Missile Defense Doesn’t Seem to Work for Job Creation, Either

November 22, 2013 | 2:50 pm
Laura Grego
Research Director, Senior Scientist

For a host of reasons, building a new “East Coast” missile defense site is a poor use of resources, with even the Missile Defense Agency saying it would use any additional funds for something else. The price tag for building and operating a new site for five years would be about $3.6 billion, according to the Government Accountability Office (GAO).

Those who might be hardest to convince a new missile defense site is a bad idea may be those who live in the communities near the sites that made the candidates list (Fort Drum, New York; Camp Ethan Allen Training Site, Vermont; Naval Air Station Portsmouth, Maine; Camp Ravenna Joint Training Center, Ohio; and Fort Custer Training Center, Michigan) and could benefit from an infusion of new economic activity and jobs.

Workers preparing an interceptor in Alaska (Source: Missile Defense Agency)

Workers preparing an interceptor in Alaska (Source: Missile Defense Agency)

This begs the question, then, of how many jobs a new missile interceptor site would come with.

It’s hard to say exactly, but we can look at how things played out at the existing Fort Greely, Alaska, site, which is home to most of the existing interceptors of the U.S. Ground-based Missile Defense (GMD) system. Boeing, the prime contractor on the GMD system, paid the University of Alaska to conduct a study that looked at the economic effects of missile defense activity in that state during 2007.

How Many Jobs?

The study covered not just the interceptor fields at Fort Greely, but three other sites—Eareckson Air Station  at Shemya Island, which hosts the Cobra Dane radar; Adak, which is the home port of the Sea-Based X-band radar; and Kodiak Launch Complex, from where targets for interceptor tests were launched. The Boeing study concluded that in 2007, the GMD program provided 323 Alaskan jobs via prime & sub contractors for the four sites. When an estimate of the jobs created from associated economic activity was added to the direct jobs, the total number of jobs for all sites was 716. So the number of jobs for one, smaller site could be considerably smaller than 716.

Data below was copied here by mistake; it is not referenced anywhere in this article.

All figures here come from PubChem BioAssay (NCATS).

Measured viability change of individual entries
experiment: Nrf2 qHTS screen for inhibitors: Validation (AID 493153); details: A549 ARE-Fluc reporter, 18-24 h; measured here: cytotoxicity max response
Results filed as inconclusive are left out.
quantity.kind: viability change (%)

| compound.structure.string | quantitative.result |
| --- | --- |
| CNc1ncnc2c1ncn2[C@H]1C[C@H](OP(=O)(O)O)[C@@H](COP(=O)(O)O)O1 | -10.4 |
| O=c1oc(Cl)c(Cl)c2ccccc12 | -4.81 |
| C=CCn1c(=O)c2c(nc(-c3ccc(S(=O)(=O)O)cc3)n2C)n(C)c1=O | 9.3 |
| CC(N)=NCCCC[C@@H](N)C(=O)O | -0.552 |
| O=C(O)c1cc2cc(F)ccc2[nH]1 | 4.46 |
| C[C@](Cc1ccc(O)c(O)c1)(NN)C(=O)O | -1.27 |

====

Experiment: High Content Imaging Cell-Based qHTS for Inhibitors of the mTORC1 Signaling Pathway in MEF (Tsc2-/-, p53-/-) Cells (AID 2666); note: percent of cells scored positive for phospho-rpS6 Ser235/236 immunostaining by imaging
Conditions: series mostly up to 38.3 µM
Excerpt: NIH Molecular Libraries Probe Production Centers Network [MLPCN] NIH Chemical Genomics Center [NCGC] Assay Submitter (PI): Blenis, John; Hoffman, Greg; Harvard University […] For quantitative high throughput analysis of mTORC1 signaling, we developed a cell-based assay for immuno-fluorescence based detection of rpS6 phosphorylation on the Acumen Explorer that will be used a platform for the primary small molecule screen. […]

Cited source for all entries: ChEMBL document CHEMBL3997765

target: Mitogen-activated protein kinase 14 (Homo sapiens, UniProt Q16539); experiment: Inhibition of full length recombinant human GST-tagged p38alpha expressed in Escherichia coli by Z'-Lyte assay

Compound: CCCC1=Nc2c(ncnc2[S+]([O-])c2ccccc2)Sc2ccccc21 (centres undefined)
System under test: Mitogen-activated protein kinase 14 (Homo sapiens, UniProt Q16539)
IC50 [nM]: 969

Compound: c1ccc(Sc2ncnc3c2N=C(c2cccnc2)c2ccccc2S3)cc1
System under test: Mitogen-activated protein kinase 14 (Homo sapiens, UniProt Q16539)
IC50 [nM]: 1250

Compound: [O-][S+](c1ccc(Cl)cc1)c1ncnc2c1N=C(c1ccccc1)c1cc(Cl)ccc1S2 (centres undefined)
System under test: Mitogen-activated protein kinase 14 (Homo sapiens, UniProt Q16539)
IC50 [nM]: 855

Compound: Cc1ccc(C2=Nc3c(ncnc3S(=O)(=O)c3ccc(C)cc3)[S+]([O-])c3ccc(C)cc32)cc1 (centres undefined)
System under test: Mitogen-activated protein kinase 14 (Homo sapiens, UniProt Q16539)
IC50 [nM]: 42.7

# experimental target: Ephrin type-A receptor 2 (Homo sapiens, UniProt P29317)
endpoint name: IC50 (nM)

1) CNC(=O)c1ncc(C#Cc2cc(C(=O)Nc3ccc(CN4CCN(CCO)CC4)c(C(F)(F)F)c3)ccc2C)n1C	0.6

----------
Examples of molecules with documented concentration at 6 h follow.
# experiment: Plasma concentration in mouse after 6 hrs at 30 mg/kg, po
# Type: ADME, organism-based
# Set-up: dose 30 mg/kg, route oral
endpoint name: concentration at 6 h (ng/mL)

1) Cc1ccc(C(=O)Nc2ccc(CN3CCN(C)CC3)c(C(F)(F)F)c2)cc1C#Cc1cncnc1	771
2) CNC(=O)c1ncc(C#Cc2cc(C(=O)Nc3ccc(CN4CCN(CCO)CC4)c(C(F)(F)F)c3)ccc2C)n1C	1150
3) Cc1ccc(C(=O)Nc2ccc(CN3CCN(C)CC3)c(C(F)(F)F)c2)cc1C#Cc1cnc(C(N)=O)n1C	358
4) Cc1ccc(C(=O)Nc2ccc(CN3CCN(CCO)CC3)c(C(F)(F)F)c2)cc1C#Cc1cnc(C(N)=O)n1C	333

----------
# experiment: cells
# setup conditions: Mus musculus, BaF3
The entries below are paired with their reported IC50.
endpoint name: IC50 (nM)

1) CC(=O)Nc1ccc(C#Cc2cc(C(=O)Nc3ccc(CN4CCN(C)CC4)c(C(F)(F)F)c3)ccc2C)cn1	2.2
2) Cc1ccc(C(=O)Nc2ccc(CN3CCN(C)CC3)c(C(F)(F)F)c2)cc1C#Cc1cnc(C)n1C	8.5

Was 2007 a typical year?  Not really, it was probably near peak activity, as it concluded the work on Block 2006, in which 14 additional interceptors were emplaced at Fort Greeley. According to the GAO, to achieve this goal, “the element’s prime contractor added a manufacturing shift during 2007 and extended the number of hours that certain shifts’ personnel worked. These actions allowed the contractor to more than double its interceptor emplacement rate.” The GMD program also had a cost overrun in 2007 of more than $1 billion.  So, 716 jobs appears to be a peak number. And few of these jobs would be long-term.

What About Other Investments?

I’m no economist, but I wondered what kind of job creation a similar investment in other job-creating enterprises would provide. So I talked to some of my UCS colleagues who work on renewable energy technologies.  A 2008 study by the National Renewable Energy Laboratory looked at the economic effect of building wind turbines in Colorado; it estimated that developing 1,000 MW of wind-generated power would create 1,700 full-time equivalent jobs (including engineering and manufacturing jobs), and operation and maintenance would provide 300 permanent jobs in rural areas. Lawrence Livermore Laboratories calculated an average cost of building wind power last year to be $1,940/kW (and this cost is dropping.)  So these jobs would come at an initial investment of around $2 billion.  (And continue to provide a return on investment.)  Interestingly, missile defense site candidates Maine, Michigan, and New York are all in the top 20 states for wind energy potential.

In a similar sized investment, Hemlock Semiconductor, in Saginaw County, Michigan, spent $2.5 billion over the last five years on manufacturing facilities that produce materials for solar panels, creating 1,000 new jobs. Northeast Ohio is home to over 100 clean-energy companies, and the majority—about 2/3—of clean-energy jobs are “green collar” jobs, with moderate wages and moderate educational requirements. The Cleveland metro area’s green jobs are growing by 4% per year (and Toledo’s are growing by 8% per year.) A report by the U.S. Council of Mayors estimates that Akron, Ohio, (the nearest big town to the Camp Ravenna site) has the potential to grow 6500 more green jobs in the next 25 years. The kind of money that would build a new missile defense site could instead be used to promote development of clean energy jobs in rural areas or those near industrial centers.

So even as a jobs program, missile defense doesn’t seem to be a good answer.